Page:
Writing Exercise of the Week: A Visual Exercise

This week’s posts have been about the craft of screenwriting.  Screenwriting is primarily a visual medium; its main goal is to translate the text into visuals for the screen.  This means that technically, a person should be able to watch a film without sound and have a general idea about what’s taking place.

The Exercise – Part One

Find a movie you’ve never seen – thousands are on all the streaming services, and YouTube has movies free with ads – and watch the first 30 minutes of the movie WITHOUT SOUND.  That’s right.  Mute that TV or device.  You’re just watching the visuals presented on the screen.

Write down what you see and what you think the story is.

Who are the characters?  Can you tell what their relationships are based on their body language and performances?  

What’s the location of the story (if you’re given a graphic that tells you where the setting is, what visual cues make it clear that that’s where the film is set?)?

Can you figure out what the basic premise of the story is after the first 30 minutes?  What’s happened in that time?  What has changed for the main character or characters?  Was it clear based on the visuals?

Based on what you’ve seen in silence, do the visuals make you want to keep watching?

Part Two

Now, watch again with the sound on.  How accurate were your notes?  Were the film’s visuals effective and strong enough to convey the story, setting, and characters without the audio elements?

Part Three

Watch the rest of the movie – hopefully you picked a shorter film and not an epic – muted, taking notes and working to see if you can discern how the rest of the story unfolds through the visuals only.

Then, watch the film with the sound and see how accurate your notes were.

Final Thoughts

We watch movies for the visual experience, so it’s important as a screenwriter to understand the impact that quality visual description can have on the final produced product.  By writing and crafting a strong visual narrative, you can then use dialogue to enhance the story rather than carry it completely.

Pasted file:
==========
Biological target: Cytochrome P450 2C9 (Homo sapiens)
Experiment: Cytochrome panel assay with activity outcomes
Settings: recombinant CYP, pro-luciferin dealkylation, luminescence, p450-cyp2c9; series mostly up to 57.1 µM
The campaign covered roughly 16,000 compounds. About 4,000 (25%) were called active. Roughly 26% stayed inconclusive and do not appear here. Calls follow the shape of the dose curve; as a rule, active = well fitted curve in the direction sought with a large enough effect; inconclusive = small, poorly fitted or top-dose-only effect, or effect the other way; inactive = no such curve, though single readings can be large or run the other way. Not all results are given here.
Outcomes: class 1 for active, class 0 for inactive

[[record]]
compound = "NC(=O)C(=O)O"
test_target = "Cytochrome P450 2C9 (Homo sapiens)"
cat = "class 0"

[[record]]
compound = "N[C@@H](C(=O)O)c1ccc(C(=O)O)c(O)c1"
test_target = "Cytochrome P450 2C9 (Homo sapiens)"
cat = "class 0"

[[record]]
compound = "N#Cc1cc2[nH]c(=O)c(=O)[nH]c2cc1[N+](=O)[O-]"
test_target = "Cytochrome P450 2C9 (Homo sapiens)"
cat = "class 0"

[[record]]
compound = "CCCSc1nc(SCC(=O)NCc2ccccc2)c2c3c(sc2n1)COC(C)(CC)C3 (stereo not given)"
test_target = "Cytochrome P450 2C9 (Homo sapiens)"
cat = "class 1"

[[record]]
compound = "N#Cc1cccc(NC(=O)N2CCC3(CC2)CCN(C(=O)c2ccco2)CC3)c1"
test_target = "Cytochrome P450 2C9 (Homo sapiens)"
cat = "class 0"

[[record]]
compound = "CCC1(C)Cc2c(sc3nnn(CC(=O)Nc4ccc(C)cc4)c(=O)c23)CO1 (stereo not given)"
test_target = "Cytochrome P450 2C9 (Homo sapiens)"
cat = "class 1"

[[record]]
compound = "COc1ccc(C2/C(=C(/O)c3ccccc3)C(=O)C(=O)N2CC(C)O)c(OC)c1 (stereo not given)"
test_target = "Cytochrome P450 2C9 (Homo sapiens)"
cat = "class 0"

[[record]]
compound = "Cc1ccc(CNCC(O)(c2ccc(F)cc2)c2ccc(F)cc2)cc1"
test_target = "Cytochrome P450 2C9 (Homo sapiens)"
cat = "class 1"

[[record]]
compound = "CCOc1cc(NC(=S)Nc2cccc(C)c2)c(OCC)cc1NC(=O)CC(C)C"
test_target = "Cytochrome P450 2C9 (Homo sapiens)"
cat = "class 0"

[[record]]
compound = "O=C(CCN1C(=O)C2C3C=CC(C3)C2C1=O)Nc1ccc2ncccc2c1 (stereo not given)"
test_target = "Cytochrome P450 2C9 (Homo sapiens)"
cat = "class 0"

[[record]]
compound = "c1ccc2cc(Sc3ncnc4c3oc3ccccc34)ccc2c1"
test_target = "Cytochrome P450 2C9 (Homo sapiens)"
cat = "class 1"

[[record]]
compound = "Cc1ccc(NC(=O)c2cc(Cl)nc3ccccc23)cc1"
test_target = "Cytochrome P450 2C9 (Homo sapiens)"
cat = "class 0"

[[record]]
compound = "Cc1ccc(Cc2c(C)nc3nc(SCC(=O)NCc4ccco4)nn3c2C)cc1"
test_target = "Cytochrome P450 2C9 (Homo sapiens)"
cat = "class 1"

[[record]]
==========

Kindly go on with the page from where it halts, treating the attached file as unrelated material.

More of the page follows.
Remember: You want to show the audience the story, not tell them about it.

Happy viewing, and I’ll see you next time!   

Wings Wednesday – The Value of Comfort Entertainment

We’ve been through a lot this past year. Some, sadly, more than others.  Between lockdowns and stay-at-home orders, closed businesses, and quarantines, it can be a challenge to find any sense of normalcy in our world’s current state. 

But when things get stressful, when things don’t make as much sense as they once did, I often reach to sitcoms as a quick remedy.  Sure, the problems outside still exist, but for that half-hour – or a full season of episodes – you can escape to a happier time when things didn’t seem so grim.

As humans, we all tend to gravitate toward the familiar: familiar sights, sounds, voices, people, objects. We find comfort and peace in them. That’s why many people put up their Christmas decorations early in 2020 and started listening to Christmas music in November; it reminded them of better times that these we’re currently in.

For me, Wings is one of those shows. A sitcom that delivers laughs, entertaining characters, and leaves me happier when the credits roll than I was before. Call it Happiness Therapy.  Call it Escapism. Or just call it Entertainment. Either way, sometimes watching a show you know can be a nice respite from the disorganized chaos of our current world.

We all have a favorite TV show, movie, book, or podcast that we use to escape.  My favorite sitcom list is too vast to mention here, but Wings has always been one of them, ever since I saw my first episode at the gym in 1998.  When a show almost makes you fall off the treadmill from laughing too much, you know you have a keeper!

And each time I moved for college or work to a new place, it was the shows that I knew that helped get me through the rough patches and challenging days.  Sometimes getting a laugh from a show I’ve seen dozens of times can be the best medicine.

So, as we soldier on into January 2021, take a moment to think about that show, movie, or book you enjoyed in the past. Maybe it’s a comedy like I Love Lucy or The Office, or even a drama like Lost or Firefly.  And in those moments this year when you’re feeling down, check out your favorite episode or season and give your mind and your emotions a much-needed break.

This is the final Wings Wednesday post.  I truly enjoyed interviewing Dave Hackel and talking about the series.  I hope you enjoyed these posts as well.  

Oh, and if you’re curious, here’s a shortlist of my favorite escapist shows: I Love LucyWingsFrasierTwo and a Half MenPerfect StrangersFull HouseThe Munsters227Married…with ChildrenCurb Your EnthusiasmSeinfeld, and the list goes on and on.

What are some of your escapism shows, movies, books, or podcasts?  Leave a comment and share below.